How I'm Using ChatGPT
Ever since I made the decision back in May to start using ChatGPT more frequently, the tool has started transforming my relationship to work in some profound ways.
This week I’d like to briefly reflect on three of the main ChatGPT use cases that have been valuable for me: research assistant, content editor, and software engineer.
I most frequently use ChatGPT as a research assistant that helps me navigate the Internet for information that I previously would have relied on Google or Wikipedia to find. Where Google gives me lists of web pages that I have to scour to find the information I’m looking for, ChatGPT gives me instant and direct answers.
Over the past few days I’ve learned that:
Egyptian hieroglyphics are considered to be one of the oldest forms of cryptography
Thomas Jefferson built a purely mechanical cryptographic machine
Internal mining functionality was removed from Bitcoin Core in the August 2016 0.13.0 release
I could have found this information using Google or Wikipedia. But being able to “chat” with a machine that can simulate intelligence pretty well and browse the internet is starting to feel more intuitive and efficient.
The solution is far from perfect. On at least one occasion, ChatGPT has “hallucinated” by directing me towards an academic source that didn’t actually exist when I tried to look it up. But so far, the upsides outweigh the downsides by far.
Another area where ChatGPT has proven useful is content editing. I’ve used the following general approach to prompting for feedback with impressive results.
Ask ChatGPT to rate my piece on a scale of 1-10 on two separate dimensions — creativity and readability
Ask for detailed editing suggestions and potential improvements
Evaluate the suggestions and incorporate, ignore, or inquire for clarification as needed.
I only share my drafts once they’ve reached the point where I would feel comfortable sharing them with an actual human. And I don’t let ChatGPT write content for me — it feels wrong and leads to bad results. But it’s a great resource for polishing my pieces in the final stages of editing and revision. One somewhat surprising issue that I’ve come across is that it isn’t actually a great spellchecker, and often seems to miss pretty obvious spelling/grammar issues.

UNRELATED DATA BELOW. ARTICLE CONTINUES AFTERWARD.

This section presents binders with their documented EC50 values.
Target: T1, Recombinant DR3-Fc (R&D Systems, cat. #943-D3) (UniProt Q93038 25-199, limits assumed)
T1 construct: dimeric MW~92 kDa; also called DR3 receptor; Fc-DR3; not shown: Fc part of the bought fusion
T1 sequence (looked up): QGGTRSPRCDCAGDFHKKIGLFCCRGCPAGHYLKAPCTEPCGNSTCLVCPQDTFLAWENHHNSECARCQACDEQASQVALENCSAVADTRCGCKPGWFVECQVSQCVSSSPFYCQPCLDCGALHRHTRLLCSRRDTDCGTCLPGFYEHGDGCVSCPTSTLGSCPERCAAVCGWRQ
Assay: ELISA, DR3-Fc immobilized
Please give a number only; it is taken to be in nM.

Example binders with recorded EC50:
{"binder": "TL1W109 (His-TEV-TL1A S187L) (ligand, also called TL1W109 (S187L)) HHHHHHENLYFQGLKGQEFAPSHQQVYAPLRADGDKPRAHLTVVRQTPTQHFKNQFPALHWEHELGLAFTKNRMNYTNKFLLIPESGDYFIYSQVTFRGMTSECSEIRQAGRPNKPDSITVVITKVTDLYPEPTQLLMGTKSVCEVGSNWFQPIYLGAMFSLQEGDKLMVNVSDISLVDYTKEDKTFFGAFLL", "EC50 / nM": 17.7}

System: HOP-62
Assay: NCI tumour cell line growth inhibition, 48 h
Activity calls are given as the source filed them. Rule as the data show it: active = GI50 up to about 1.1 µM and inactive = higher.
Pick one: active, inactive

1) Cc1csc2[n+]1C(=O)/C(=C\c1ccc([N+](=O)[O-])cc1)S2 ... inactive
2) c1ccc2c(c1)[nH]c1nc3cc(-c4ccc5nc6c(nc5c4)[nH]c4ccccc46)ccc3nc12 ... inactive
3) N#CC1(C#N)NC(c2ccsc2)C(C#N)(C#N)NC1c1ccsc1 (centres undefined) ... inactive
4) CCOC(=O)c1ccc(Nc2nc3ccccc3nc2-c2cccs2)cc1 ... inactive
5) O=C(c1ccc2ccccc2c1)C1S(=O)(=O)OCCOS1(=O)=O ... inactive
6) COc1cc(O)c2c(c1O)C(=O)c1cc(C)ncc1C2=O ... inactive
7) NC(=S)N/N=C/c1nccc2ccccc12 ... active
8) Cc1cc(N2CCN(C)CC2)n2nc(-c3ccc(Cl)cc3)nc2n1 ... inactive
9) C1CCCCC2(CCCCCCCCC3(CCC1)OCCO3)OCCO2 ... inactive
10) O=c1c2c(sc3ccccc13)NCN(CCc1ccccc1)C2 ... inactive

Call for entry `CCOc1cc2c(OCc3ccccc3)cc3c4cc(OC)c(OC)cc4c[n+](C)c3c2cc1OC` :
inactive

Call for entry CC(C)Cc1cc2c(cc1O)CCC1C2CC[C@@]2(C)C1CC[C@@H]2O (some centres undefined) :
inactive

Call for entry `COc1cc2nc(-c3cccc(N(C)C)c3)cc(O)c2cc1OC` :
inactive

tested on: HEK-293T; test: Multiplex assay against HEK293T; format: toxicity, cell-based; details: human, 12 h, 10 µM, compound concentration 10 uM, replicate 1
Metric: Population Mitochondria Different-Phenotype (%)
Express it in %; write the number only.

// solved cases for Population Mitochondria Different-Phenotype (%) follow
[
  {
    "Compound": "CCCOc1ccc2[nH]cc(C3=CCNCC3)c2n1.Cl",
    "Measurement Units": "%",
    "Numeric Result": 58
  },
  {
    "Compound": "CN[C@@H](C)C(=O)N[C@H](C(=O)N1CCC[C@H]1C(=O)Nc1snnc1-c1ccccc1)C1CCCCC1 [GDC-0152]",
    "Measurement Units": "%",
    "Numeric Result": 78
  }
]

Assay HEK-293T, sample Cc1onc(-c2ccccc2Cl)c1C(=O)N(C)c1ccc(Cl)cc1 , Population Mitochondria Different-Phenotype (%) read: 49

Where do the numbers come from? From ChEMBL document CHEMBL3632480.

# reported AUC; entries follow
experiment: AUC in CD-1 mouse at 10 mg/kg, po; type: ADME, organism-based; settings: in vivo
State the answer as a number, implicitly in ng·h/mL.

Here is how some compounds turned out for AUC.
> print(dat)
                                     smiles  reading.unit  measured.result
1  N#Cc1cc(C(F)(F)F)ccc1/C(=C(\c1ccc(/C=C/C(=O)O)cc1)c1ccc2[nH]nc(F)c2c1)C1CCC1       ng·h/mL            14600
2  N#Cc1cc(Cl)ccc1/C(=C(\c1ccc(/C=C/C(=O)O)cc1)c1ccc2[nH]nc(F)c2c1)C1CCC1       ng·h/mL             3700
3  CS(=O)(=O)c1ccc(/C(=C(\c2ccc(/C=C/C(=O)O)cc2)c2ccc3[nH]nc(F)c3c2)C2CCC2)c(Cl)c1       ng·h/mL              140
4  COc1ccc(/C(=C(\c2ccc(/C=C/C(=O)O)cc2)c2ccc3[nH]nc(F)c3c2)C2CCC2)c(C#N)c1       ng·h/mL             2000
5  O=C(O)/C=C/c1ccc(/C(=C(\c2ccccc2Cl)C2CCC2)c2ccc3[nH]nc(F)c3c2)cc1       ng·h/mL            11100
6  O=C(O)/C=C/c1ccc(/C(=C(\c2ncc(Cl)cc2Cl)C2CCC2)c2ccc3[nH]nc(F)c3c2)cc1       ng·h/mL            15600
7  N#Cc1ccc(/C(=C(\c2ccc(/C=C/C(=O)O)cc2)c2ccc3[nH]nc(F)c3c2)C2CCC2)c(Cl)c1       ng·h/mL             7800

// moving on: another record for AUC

I still prefer working with human editors whenever possible and suspect that will remain the case for a very long time. But I can’t deny the fact that it’s been very convenient to have ChatGPT’s rapid feedback as I’ve been working on this newsletter.
ChatGPT as software engineer is the use case that I’ve explored the least. It’s also the one I’m most impressed with, by far. Articulating the vision for a computer program in plain english and having the operational code for that program spit out (by a computer) feels magical.
As I mentioned a few weeks ago, a huge chunk of the grade for my Introduction to Systems Science course at Binghamton is to propose a model of what is taking place in a complex simulation. The system acts like a black box; we can observe inputs and outputs, but don’t know what’s happening inside.
An important first step is to gather large amounts of data about the state of each cell in the simulation across multiple runs. Unfortunately, no one in my group has a strong background in programming. While I could have muddled my way towards a working program on my own, ChatGPT saved me at least several hours of fussing with code.
The hard part was figuring out what I needed the script to do and clearly articulating it. Once I did the work of clearly decomposing and formulating the problem, ChatGPT could work its magic.
It’s fascinating to see how AI is impacting the art of programming and the nature of education. Taking this approach to overcoming this hurdle simply wouldn’t have been possible just a year ago!
My feelings about ChatGPT have fluctuated between giddy excitement, fearful avoidance, and now cautious acceptance. I’ve never felt such a strange mixture of complete awe and hesitant reservation about a new technology.
I’ll have much more to say about my long-term fears and hopes for the future of large language models like chatGPT in future posts.